Szegedi A, et al. Acute treatment of moderate to severe depression with hypericum extract WS 5570 (St John's wort): randomised controlled double blind non-inferiority trial versus paroxetine. BMJ 2005;330 (7490):503.
A total of 251 patients with acute major depression were given either 900 mg/day hypericum extract WS 5570 three times a day or 20 mg paroxetine, an SSRI, once a day for six weeks. At two weeks, the doses were increased to 1800 mg/day of hypericum and 40 mg paroxetine for patients who did not respond to the treatments. Researchers found that both the treatment groups showed significant decrease in depression scores. St. John's wort appears to be as effective as paroxetine in the management of severe depression. However, care should be taken while taking St. John's wort as it can interact with other drugs.
Fava M, et al. A double-blind, randomized trial of St John’s wort, fluoxetine, and placebo in major depressive disorder. J Clin Psychopharmacol. 2005;25:441–447.
Kasper S, et al. Continuation and long-term maintenance treatment with Hypericum extract WS((R)) 5570 after recovery from an acute episode of moderate depression - A double-blind, randomized, placebo controlled long-term trial. Eur Neuropsychopharmacol. Nov 2008;18(11):803-813.
St. John’s wort extract vs fluoxetine and placebo was evaluated in this double-blind trial. After single-blind washout, 135 patients with major depressive disorder were randomized to 12 weeks of therapy with St. John’s wort extract 900 mg/d, fluoxetine 20 mg/d, or placebo. HAMD-17 and analysis of covariance (ANCOVA) compared differences in endpoint HAMD-17 scores across the 3 treatment groups, treating baseline HAMD-17 as the covariate. ANCOVA analyses showed lower mean HAMD-17 scores at endpoint for St. John’s wort (n = 45; mean ± SD, 10.2 ± 6.6) vs fluoxetine group (n = 47; 13.3 ± 7.3; p < 0.03) with a trend toward same relative to placebo (n = 43; 12.6 ± 6.4; p = 0.096). There was also a trend toward higher rates of remission with St. John’s wort (38%) compared with fluoxetine (30%) and placebo (21%). Investigators found St. John’s wort to be safe and well tolerated and significantly more effective than fluoxetine with a trend toward superiority over placebo. Authors also conclude that the smaller than planned sample size may account for the lack of statistically significant advantage of St. John’s wort over placebo.
To determine the long-term effects of sustained treatment with hypericum extract WS 5570 in 426 individuals with recurrent, moderate depression (defined as Hamilton Depression Rating Scale [HAMD] total score ≥20 and ≥3 previous episodes in 5 years), this double-blind, randomized, placebo-controlled study was performed. Participants were given WS 5570 (3x300 mg/day) or placebo for 26 weeks during which relapse rates, time to relapse, HAMD scores, as well as adverse events were assessed. Time until relapse was significantly greater and HAMD scores were lower in the WS 5570-treated group as compared with the placebo group. Also, there was no difference in adverse events reported between the 2 groups. Thus, in individuals treated for recurrent, moderate depression, WS 5570 maintenance therapy reduced relapse; however, further studies are required to determine if WS 5570 maintenance therapy is comparable to conventional maintenance therapies.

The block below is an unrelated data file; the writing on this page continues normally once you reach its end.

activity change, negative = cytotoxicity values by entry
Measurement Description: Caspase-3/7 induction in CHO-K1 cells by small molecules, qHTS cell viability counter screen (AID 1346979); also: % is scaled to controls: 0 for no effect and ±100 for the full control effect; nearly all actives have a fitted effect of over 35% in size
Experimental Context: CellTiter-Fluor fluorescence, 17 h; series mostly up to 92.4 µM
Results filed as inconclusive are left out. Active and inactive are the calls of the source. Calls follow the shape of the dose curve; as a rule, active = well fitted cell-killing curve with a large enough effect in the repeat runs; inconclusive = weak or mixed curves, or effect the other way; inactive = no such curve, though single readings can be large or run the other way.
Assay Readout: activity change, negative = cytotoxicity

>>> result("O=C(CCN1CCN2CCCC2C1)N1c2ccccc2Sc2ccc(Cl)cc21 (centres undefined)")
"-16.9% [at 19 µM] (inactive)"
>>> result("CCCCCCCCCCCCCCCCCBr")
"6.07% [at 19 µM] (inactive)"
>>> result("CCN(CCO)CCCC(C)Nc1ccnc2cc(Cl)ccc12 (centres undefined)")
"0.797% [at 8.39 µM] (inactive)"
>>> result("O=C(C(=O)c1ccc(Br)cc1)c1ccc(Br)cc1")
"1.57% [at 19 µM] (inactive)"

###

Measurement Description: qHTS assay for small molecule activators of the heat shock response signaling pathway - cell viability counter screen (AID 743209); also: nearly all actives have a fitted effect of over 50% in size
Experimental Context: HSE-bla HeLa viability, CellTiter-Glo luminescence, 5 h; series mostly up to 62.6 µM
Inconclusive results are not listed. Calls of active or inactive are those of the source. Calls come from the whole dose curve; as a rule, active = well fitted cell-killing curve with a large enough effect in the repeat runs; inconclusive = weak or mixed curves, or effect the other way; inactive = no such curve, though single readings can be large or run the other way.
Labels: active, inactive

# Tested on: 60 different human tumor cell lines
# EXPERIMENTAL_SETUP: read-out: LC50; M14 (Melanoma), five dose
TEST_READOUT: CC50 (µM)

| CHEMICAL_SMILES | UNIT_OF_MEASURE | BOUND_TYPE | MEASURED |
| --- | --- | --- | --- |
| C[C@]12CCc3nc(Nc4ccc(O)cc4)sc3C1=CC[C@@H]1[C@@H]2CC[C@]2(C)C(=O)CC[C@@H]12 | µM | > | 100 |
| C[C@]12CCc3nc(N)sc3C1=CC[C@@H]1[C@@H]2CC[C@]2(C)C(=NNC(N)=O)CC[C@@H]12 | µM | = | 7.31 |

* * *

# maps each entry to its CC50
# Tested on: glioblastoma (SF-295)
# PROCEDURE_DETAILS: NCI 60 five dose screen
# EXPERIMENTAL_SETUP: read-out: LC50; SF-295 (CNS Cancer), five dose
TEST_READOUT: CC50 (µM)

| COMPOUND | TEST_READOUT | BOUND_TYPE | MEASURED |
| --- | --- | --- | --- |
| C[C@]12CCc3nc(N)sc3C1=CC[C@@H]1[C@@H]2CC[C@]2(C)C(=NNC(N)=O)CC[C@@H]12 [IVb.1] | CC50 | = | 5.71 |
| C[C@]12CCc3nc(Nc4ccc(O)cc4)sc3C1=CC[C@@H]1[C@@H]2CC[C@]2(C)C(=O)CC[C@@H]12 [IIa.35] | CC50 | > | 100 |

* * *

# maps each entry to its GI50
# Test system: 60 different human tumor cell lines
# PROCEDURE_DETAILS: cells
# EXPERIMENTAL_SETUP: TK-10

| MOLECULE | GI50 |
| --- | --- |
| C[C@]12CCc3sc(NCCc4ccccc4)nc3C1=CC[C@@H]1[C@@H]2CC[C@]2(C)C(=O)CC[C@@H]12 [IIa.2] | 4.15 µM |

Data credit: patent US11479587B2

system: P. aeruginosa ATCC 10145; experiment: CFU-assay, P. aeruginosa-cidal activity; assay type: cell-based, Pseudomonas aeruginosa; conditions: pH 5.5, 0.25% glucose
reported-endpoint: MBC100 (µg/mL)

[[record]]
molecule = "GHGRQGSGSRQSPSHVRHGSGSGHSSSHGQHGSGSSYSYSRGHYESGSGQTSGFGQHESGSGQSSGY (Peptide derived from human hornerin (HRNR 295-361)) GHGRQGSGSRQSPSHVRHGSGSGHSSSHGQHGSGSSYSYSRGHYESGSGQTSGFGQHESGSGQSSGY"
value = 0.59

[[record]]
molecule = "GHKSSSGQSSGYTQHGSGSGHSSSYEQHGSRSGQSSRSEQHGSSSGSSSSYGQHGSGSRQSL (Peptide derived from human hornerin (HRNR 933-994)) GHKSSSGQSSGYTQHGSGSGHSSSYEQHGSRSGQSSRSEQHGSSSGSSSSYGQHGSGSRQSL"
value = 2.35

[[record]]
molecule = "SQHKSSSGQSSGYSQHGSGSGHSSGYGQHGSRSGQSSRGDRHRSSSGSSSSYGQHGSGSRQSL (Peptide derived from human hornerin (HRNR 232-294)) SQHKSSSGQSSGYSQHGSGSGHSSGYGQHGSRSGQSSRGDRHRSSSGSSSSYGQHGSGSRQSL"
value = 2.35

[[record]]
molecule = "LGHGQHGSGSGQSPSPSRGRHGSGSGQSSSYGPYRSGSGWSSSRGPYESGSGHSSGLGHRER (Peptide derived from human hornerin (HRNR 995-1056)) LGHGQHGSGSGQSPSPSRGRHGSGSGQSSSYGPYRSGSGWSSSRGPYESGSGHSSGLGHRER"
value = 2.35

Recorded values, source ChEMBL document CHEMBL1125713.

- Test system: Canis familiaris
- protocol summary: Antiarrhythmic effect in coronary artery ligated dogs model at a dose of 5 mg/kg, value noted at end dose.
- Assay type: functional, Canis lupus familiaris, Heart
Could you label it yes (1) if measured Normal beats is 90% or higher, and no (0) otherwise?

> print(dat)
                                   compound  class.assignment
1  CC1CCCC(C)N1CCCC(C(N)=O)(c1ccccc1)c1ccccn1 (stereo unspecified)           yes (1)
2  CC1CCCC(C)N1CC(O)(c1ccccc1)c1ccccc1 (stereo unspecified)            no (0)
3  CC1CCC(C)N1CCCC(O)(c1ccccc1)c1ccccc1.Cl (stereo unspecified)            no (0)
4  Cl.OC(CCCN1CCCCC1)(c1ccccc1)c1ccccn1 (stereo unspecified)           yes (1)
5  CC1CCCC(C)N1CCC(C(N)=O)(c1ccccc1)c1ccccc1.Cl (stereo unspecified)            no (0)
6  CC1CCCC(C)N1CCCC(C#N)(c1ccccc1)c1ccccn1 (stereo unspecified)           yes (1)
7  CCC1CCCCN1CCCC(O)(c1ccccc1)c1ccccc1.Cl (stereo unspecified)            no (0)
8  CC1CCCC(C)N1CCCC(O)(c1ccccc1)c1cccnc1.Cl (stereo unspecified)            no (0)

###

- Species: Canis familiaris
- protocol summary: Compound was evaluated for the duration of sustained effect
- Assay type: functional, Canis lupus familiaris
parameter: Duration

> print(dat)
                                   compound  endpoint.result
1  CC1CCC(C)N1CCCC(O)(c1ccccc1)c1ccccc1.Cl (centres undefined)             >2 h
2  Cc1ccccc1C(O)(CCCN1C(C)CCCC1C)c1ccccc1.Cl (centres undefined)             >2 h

Gastpar M, et al. Comparative efficacy and safety of a once-daily dosage of hypericum extract STW3-VI and citalopram in patients with moderate depression: a double-blind, randomised, multicentre, placebo-controlled study. Pharmacopsychiatry. 2006;39:66-75.
This double-blind, placebo-controlled, multicentre phase III trial enrolled 388 patients suffering from moderate depression. Participants were randomized to one of 3-arms: hypericum extract 900 mg, citalopram 20 mg, or placebo using a once-daily dosage regimen for 6 weeks. The course of depression was documented using the HAMD, von Zerssen’s Adjective Mood Scale (BfS), and the Clinical Global lmpression (CGI) scales for safety and tolerability. HAMD scores demonstrated statistically significant therapeutic equivalence for hypericum extract vs citalopram (both 10.3 ± 6.4, p < 0.0001) as well as superiority over placebo (13.0 ± 6.9, p < 0.0001). At treatment end, 54.2 % of participants using hypericum extract were deemed therapy responders vs 55.9% citalopram and 39.2% placebo. Significantly more adverse events were documented for citalopram (53.2%, vs hypericum 17.2% and placebo 30%). Investigators concluded that hypericum extract was noninferior to citalopram, significantly superior to placebo, and had better safety and tolerability than citalopram.
Singer A, et al. Duration of response after treatment of mild to moderate depression with Hypericum extract STW 3-VI, citalopram and placebo: a reanalysis of data from a controlled clinical trial. Phytomedicine. 2011;18:739-42.
This reanalysis of the Gastpar et al study (above) evaluated duration of response and relapse/recurrence. In 30 of 154 responders (19.5%), relapse was highest with citalopram (14 of 54), and lowest with hypericum extract (8 of 54) and placebo (8 of 46) groups. No differences in relapse severity were observed. Response duration was longest with hypericum (1817 days, vs citalopram, 1755 days; placebo, 802 days). The authors determined that hypericum extract was more efficient in lowering relapse/recurrence rates of responders and increased response duration compared with citalopram and placebo.